# The Knewton Blog

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## Top 10 GMAT Reading Comprehension Tips

Posted in Test Prep on October 8, 2010 by

For many test-takers, the Reading Comprehension section is one of the trickiest parts of the GMAT. The passages are long, convoluted, and often boring — more likely to put you to sleep than to pique your interest in the midst of a 3.5 hour exam.

Lucky for you, we’ve put together a list of 10 concrete tips to help you conquer the beast that is GMAT Reading Comprehension. With these strategies in hand, you’ll whiz through those passages in no time — and answer the accompanying questions correctly to boot!

### 1. Don’t draw on outside knowledge.

Every answer can, and should, be found or inferred directly from the passage. If the subject of the passage seems obscure, don’t panic! Test-takers are not expected to know anything ahead of time about the topics covered on RC passages.

### 2.  Look out for logical keywords

Logical keywords, or direction indicators, are words that indicate to the reader what direction the author’s argument is taking. Keep an eye out for these as you read. Many of these keywords fall into two groups: those that indicate continuity (e.g. furthermore, in addition, also), and those that indicate contrast (e.g. despite, but, nevertheless).

### 3.  Learn how to recognize question types

Nearly all RC questions fall into three distinct categories. Global questions ask about the passage as a whole, detail questions require test-takers to locate and paraphrase a specific claim, and inference questions require test-takers to note implications not explicitly stated. Knowing what type of question you’re looking at will help you identify the most effective strategy to use.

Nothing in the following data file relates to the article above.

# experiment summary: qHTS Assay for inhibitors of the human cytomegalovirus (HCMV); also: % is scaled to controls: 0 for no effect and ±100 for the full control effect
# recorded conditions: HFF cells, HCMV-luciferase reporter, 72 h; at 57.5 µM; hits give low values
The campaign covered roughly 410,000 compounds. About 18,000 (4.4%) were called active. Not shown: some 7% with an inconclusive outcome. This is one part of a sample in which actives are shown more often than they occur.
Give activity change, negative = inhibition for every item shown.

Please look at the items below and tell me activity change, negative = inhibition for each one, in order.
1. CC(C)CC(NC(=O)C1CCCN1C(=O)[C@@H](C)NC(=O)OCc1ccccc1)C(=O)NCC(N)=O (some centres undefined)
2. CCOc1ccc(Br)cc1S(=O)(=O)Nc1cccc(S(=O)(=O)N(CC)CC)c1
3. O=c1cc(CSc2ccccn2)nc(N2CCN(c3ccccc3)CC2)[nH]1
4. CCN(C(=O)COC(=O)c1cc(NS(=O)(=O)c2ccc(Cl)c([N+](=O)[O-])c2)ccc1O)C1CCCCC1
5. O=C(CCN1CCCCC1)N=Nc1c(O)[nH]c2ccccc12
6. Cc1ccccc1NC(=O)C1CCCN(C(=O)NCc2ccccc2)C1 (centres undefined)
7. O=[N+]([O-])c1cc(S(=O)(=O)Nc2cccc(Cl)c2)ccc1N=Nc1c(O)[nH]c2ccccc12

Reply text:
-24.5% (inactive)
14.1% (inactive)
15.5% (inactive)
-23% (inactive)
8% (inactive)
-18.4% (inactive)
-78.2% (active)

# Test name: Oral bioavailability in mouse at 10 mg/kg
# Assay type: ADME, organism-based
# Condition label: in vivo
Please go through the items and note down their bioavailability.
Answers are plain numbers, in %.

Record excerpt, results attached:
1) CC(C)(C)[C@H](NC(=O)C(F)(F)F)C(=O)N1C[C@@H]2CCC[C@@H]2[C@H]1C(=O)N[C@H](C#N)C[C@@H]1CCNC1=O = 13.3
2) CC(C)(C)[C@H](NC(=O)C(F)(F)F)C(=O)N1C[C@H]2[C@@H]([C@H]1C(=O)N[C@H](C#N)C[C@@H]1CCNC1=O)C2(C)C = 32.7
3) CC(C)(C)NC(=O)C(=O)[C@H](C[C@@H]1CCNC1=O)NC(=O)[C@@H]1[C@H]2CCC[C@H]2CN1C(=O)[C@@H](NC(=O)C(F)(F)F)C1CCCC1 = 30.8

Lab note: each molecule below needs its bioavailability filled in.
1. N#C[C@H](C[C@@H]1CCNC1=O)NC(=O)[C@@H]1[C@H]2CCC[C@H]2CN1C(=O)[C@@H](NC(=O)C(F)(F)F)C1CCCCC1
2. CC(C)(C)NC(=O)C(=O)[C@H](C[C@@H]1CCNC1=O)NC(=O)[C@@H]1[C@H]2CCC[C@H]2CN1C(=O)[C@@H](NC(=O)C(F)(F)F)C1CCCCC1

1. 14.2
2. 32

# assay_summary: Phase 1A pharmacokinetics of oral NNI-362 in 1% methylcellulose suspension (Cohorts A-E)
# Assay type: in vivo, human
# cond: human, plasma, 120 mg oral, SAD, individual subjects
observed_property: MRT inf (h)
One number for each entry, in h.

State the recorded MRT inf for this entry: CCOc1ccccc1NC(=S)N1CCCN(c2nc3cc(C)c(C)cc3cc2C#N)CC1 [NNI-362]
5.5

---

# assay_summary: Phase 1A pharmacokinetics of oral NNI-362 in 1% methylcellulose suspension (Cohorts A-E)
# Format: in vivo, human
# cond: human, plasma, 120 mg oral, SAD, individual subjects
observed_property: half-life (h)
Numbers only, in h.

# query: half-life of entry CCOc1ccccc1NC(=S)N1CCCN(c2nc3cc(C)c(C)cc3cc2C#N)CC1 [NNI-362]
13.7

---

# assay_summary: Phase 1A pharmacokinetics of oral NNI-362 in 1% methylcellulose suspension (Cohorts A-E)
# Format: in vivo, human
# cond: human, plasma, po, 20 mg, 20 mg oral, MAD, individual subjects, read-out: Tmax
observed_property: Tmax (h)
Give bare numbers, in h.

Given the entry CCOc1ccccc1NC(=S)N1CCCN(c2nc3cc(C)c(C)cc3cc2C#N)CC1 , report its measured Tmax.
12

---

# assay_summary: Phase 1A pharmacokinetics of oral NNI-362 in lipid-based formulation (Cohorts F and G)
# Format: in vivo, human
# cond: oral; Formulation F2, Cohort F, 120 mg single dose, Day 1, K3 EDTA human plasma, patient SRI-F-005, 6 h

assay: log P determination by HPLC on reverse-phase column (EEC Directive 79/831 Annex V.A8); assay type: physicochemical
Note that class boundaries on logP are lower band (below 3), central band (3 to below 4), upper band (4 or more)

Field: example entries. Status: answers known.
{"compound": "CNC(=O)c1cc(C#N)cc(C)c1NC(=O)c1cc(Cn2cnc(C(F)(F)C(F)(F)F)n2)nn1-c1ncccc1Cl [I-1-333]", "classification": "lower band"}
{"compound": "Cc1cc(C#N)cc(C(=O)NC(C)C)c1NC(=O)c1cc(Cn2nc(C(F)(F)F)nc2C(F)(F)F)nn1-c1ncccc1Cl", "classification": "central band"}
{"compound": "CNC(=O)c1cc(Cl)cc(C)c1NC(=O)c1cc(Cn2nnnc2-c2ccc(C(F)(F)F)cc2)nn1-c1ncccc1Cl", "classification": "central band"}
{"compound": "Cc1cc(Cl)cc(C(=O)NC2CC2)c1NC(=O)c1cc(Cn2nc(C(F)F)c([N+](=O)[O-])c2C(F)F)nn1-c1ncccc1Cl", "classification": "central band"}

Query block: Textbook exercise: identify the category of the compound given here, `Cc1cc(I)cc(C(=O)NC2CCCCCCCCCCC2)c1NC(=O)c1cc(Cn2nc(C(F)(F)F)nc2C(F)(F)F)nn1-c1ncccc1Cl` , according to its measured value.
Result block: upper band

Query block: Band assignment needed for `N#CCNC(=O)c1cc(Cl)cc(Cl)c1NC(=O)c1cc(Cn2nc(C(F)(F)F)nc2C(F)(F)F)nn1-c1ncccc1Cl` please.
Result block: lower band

### 4. Keep your perspectives straight!

As you read through GMAT passages, remember that many passages will provide multiple perspectives: One person will suggest a theory, and another will disagree with it in certain cases for a specific reason. Be sure to keep track of which side of the argument the author is on.

### 6. Practice RC skills in everyday reading

Occasionally, you will see questions on Reading Comprehension that ask you to identify the author’s tone, extend passage information to new situations, and/or determine how and why the passage is structured a certain way. Practice identifying the author’s tone when you’re reading newspaper articles, magazines, books, or blogs, and think about the author’s reasoning for using the structure s/he did.

### 7. Pay attention to context

This is especially important when dealing with detail questions. Before answering, read the sentence or lines referenced, as well as a few sentences before and after. In certain situations, context can make all the difference between a right and wrong answer choice.